No Comment, Six Questions — February 3, 2010, 10:31 am

Six Questions for Rachid Mesli: The missing throats

Rachid Mesli is the legal director of Alkarama, a Geneva-based organization that documents human rights abuses throughout the Arab world. After Ahmed Ali Al-Salami died at Guantánamo Naval Base in 2006, his family asked Alkarama for assistance in arranging a secondary autopsy. As I recently reported, the doctor who performed that autopsy also requested that U.S. authorities send him Al-Salami’s throat, which had gone missing. Now the Pentagon appears to be claiming that Alkarama made no such request, so I asked Mesli for a more detailed account of what happened.

1. How did you come to be involved in the arrangements for a secondary autopsy for Ahmed Ali Abdullah Al-Salami, the Yemeni prisoner who died at Guantánamo on June 9, 2006?

rachidmesli

Alkarama was approached by Mr. Al-Salami’s family. They made clear that they did not trust the results of the first autopsy performed in Guantánamo Bay by the U.S. authorities. We were formally engaged to organize an alternative autopsy by an independent team of forensic scientists.

2. What specific arrangements were made for a secondary autopsy? Was the body sent directly there by the Americans, or was it transferred from Yemen first?

The body was sent from Guantánamo Bay to Sanaa, Yemen to be returned to the family. They contacted Alkarama after taking custody of the body. Alkarama sought the medical assistance of the University Institute for Forensic Medicine in Lausanne, Switzerland, which agreed to send a team led by Professor Patrice Mangin to Sanaa. The autopsy was performed on the premises of a hospital in Sanaa, Yemen. After the autopsy was performed, Professor Mangin and his team produced a detailed report for Alkarama. We have sent you a copy of the public version of the report.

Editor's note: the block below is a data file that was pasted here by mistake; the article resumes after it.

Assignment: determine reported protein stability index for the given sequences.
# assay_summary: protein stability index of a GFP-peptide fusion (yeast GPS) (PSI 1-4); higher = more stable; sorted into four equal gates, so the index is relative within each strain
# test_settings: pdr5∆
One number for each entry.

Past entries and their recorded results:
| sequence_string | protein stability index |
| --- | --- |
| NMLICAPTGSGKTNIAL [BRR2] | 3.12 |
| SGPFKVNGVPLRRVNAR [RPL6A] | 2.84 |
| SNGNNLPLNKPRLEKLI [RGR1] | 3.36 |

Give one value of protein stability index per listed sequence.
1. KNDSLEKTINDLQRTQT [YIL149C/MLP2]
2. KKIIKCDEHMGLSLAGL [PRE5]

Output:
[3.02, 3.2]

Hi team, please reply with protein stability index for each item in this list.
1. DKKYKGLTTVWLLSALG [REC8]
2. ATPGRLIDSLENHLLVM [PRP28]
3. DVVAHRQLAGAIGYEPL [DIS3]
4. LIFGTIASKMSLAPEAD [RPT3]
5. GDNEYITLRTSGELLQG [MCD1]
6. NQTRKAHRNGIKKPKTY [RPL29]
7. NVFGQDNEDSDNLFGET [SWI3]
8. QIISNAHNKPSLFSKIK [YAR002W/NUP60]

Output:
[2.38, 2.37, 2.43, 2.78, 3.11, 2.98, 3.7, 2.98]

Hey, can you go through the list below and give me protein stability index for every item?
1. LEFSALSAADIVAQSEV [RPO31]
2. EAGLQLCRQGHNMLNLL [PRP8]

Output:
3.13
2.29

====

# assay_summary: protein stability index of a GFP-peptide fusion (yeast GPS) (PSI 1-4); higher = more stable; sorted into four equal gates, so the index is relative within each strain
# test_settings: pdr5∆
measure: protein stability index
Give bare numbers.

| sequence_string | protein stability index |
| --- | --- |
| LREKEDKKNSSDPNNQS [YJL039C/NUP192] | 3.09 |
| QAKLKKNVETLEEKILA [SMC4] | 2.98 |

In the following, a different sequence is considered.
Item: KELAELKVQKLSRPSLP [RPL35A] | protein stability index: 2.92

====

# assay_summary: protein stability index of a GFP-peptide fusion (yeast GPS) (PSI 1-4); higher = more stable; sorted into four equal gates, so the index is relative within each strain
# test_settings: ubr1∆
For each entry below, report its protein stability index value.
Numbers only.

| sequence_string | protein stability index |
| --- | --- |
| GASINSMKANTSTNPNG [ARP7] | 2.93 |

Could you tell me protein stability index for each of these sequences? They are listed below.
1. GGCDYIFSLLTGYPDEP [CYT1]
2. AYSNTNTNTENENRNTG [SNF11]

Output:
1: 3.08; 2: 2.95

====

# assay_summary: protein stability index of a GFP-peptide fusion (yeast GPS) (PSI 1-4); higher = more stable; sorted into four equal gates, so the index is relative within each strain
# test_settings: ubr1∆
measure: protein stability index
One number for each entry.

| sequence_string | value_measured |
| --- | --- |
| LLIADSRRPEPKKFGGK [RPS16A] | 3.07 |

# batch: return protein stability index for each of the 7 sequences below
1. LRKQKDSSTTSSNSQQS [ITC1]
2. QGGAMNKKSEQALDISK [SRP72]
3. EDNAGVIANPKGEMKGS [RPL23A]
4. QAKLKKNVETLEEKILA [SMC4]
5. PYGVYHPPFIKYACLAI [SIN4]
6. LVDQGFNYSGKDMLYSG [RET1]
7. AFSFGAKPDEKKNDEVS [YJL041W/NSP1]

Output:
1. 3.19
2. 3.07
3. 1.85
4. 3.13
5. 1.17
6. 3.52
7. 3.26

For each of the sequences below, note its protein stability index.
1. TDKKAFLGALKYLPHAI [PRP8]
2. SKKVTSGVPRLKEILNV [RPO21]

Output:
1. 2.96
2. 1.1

3. When and how did you learn that the neck organs and matter and the internal organs had been removed? What steps did you take to secure their return?

This was discovered by Professor Mangin’s team during the autopsy. I promptly raised this fact in a letter addressed on June 29, 2006 to Dr. Craig Mallak, the head of the Armed Forces Institute of Pathology in Rockville, Maryland:

The family of Ahmed Ali Abdullah requested our organization to help them organize an autopsy of the body of their son who died on 10 June 2006 in the Guantanamo Bay detention camp. We gave a mandate to a medical team directed by Prof. Patrice Mangin, head of the Institute of Legal Medicine of Lausanne University, in Switzerland, to perform this task and the autopsy took place last week in Sanaa.

We would like to put you in touch with the Lausanne medical team which needs some documents, materials and explanations from your side in order for them to finalize their report of autopsy. They need in particular the following:

1) A copy of the report of autopsy carried out by your team and the histological samples as well as the anatomical sample corresponding to the upper airways including the larynx, the hyoid bone and the thyroid cartilage removed in one piece during the autopsy.

2) A copy of the report of the investigation performed by the authorities of the Guantanamo Bay detention camp. More information is required about:

a) The circumstances of the discovery of Ahmed Ali Abdullah in a state of hanging in his cell.

b) The modus operandi and the exact nature (documented by photos if possible) of the ligatures used to this effect (the press talked about clothes and bed sheets).

c) If reanimation measures were taken or not. If yes, what is the nature of these measures (administration or not of drugs, endotracheal intubation)?